I’m not sure which of these clichés better describes how one should assess the Government’s health reforms announced this past week … ‘the devil is in the details’ or ‘déjà vu’ all over again’. The National Party reduces it to one word, ‘reckless’.
Firstly, regarding the ‘details’, there are very few. Minister Little swept in at 50,000 feet and announced some high level structural changes and shifts of responsibility without any ground-level specificity to speak of.
Terminating 20 District Health Boards and replacing them with a single Health NZ to run hospitals and dole out funds for all other care was the big bombshell. Reduction in number had been indicated, but not total elimination.
The ‘déjà vu’ irony of this is that a Clark Labour Government created the local DHBs in 2000 to the consternation of the National Party which had abolished their predecessor elected boards in the 1990s. Now a new Labour Government is killing its offspring to the shrieks of the Nats, staunch defenders now of local prerogatives … hence ‘reckless’!
Two other structural changes had been already floated and promised – a separate Māori Health Authority and a National Public Health Authority (replacing 12 public health units around the country). So no surprises there, although clearly the creation of a separate Māori entity is controversial.
Unwell citizens probably don’t give a hoot about how the deck chairs are placed, as long as they get care that is equally prompt, responsive and competent wherever they happen to live – no more health care by ‘postcode lottery’.
This isn’t to say that structure isn’t important to outcomes. At the very least they communicate how priorities have been weighed and addressed, and here are the three priorities as I see them:
Efficiency – in planning, capital investment, procurement, innovation and technology adoption, cost containment – getting rid of 20 DHBs each struggling with all these things on their own is a no-brainer. We must spend better the 20 cents of every Government dollar currently devoted to health … setting aside for the moment the sufficiency of that allocation.
Equity – absolutely no one can dispute that our Māori health situation is a national disgrace. Creating a separate Māori Authority is meant to put an exclamation point on fixing that … the strongest possible statement of intent. Whether it will produce any better health outcomes is a matter of speculation. Any improvement in health will be a result of accessible, sensitive programme delivery on the ground by clinicians and health educators, not bureaucrats.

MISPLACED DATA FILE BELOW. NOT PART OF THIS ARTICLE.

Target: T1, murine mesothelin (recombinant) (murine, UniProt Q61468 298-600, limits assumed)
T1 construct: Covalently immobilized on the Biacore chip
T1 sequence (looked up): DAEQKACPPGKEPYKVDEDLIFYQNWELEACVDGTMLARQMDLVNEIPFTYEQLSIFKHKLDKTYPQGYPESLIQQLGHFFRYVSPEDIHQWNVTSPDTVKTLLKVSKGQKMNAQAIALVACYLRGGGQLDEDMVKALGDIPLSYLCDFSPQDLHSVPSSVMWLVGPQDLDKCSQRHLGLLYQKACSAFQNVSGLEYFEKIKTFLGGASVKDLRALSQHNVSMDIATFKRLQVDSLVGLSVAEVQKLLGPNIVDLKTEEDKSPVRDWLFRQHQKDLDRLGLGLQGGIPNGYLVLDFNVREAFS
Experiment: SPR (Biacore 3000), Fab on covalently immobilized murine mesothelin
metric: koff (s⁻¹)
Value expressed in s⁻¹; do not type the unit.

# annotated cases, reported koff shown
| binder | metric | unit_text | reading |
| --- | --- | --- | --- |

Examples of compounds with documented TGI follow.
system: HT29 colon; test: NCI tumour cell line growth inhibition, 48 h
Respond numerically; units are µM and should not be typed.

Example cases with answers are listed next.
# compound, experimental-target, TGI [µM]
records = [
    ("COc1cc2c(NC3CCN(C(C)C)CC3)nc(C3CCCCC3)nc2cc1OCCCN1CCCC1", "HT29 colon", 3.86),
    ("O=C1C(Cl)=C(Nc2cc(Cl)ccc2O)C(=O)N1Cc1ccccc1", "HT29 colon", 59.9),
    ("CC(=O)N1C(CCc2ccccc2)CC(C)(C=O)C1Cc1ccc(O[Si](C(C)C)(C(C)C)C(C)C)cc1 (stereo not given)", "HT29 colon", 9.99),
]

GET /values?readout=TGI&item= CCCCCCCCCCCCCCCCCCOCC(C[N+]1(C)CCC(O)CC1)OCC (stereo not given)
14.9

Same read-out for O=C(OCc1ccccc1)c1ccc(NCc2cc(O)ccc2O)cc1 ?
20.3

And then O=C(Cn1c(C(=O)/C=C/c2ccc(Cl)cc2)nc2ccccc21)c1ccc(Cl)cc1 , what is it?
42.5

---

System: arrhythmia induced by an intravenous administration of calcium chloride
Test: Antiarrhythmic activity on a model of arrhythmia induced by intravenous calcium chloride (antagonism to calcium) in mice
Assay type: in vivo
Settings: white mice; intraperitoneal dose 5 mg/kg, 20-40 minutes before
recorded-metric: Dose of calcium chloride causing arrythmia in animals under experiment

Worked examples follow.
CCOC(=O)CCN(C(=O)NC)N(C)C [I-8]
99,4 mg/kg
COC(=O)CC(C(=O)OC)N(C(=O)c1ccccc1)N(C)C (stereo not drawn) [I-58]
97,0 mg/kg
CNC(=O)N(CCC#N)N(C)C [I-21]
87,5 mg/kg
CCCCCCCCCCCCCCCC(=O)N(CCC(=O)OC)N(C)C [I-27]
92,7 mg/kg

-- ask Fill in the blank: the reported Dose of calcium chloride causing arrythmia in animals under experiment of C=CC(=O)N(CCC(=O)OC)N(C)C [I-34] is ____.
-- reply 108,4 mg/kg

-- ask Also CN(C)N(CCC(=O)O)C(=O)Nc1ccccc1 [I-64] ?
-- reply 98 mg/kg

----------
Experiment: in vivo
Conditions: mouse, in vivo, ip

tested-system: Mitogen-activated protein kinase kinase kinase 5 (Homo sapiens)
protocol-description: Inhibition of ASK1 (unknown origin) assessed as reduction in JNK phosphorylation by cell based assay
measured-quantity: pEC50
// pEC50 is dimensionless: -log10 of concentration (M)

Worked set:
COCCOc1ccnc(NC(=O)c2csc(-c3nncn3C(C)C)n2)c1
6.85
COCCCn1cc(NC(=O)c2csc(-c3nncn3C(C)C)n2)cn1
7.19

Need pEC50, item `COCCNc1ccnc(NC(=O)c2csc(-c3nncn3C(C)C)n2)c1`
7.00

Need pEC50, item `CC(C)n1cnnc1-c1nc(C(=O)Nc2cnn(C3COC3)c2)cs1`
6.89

Prevention – for years now, health planners have talked about giving far more priority to preventive health care. It’s the biggest ‘Duh!’ around. So now we get a Public Health Authority aiming to keep people – especially young children – healthy in the first place, which means tackling smoking, poor nutrition, alcoholism so these lifestyle realities don’t simply guarantee shorter lives and greater demand for expensive treatment down the road, swamping both primary care providers and hospitals.
These structure changes do reflect such priorities, and who can argue with efficiency, equity and prevention?
But at the end of the day doesn’t it still come down to:
- The dollars actually spent at the coalface (e.g., how many headlines and complaints still over the vaunted $1.9 billion in mental health funding in 2019 ‘well-being’ budget, yet to be seen on the ground?); and tied to that,
- A health care labour force sufficient in numbers and not incapacitated by stress;
- A healthy ‘ecosystem’ (meaning conditions like healthy homes, liveable incomes, safe water, etc); and,
- The biggest of all – taking personal responsibility for our lifestyles.
Structure change by itself will have minimal impact on these factors. The cliché I’m fondest of is, ‘Follow the money’! And BayBuzz will stay tuned on that.
Meantime, if you’re the impatient sort, focus on #4!
You can read the Government white paper explaining these plans here.